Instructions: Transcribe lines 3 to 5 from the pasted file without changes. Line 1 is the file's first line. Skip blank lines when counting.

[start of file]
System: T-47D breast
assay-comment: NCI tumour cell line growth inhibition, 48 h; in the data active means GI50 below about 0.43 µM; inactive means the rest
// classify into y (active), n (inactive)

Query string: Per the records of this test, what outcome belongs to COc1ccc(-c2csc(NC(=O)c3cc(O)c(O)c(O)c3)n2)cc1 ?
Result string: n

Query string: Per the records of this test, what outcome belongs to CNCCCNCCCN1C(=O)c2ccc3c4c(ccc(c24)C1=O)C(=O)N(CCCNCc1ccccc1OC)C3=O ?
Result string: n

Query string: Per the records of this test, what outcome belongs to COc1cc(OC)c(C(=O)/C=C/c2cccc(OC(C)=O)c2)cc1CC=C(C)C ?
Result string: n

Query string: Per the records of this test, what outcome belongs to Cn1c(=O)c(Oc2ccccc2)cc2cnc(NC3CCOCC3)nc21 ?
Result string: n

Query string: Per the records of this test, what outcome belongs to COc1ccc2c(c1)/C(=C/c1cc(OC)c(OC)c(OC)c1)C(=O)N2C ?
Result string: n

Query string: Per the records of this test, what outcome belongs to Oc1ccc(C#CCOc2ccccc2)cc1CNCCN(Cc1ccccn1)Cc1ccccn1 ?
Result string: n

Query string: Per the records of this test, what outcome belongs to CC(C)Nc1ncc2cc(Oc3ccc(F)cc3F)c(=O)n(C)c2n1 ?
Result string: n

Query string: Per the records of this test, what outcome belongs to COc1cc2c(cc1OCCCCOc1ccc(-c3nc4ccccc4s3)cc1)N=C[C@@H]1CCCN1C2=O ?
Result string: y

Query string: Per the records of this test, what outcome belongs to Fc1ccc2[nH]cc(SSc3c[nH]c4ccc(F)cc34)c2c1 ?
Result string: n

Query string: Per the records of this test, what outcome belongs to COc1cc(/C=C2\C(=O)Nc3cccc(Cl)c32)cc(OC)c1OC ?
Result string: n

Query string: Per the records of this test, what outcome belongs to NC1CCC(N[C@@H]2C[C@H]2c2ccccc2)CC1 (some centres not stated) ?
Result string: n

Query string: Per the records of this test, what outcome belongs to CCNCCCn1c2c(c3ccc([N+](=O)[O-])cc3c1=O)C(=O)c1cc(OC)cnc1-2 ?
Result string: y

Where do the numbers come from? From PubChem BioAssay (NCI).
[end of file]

// classify into y (active), n (inactive)

Query string: Per the records of this test, what outcome belongs to COc1ccc(-c2csc(NC(=O)c3cc(O)c(O)c(O)c3)n2)cc1 ?
Result string: n